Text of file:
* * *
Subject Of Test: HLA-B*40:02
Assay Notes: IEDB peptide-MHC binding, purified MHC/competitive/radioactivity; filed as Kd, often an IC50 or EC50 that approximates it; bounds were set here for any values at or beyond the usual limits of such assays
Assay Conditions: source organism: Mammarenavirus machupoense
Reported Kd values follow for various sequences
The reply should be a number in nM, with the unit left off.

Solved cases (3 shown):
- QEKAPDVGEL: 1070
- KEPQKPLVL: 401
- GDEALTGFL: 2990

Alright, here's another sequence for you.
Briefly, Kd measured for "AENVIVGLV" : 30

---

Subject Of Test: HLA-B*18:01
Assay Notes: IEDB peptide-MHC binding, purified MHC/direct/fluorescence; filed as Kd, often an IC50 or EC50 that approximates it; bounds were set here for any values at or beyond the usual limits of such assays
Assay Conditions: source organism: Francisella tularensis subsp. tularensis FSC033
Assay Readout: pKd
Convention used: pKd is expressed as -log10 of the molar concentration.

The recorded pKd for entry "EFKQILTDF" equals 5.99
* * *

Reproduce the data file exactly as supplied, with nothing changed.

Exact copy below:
Subject Of Test: HLA-B*40:02
Assay Notes: IEDB peptide-MHC binding, purified MHC/competitive/radioactivity; filed as Kd, often an IC50 or EC50 that approximates it; bounds were set here for any values at or beyond the usual limits of such assays
Assay Conditions: source organism: Mammarenavirus machupoense
Reported Kd values follow for various sequences
The reply should be a number in nM, with the unit left off.

Solved cases (3 shown):
- QEKAPDVGEL: 1070
- KEPQKPLVL: 401
- GDEALTGFL: 2990

Alright, here's another sequence for you.
Briefly, Kd measured for "AENVIVGLV" : 30

---

Subject Of Test: HLA-B*18:01
Assay Notes: IEDB peptide-MHC binding, purified MHC/direct/fluorescence; filed as Kd, often an IC50 or EC50 that approximates it; bounds were set here for any values at or beyond the usual limits of such assays
Assay Conditions: source organism: Francisella tularensis subsp. tularensis FSC033
Assay Readout: pKd
Convention used: pKd is expressed as -log10 of the molar concentration.

The recorded pKd for entry "EFKQILTDF" equals 5.99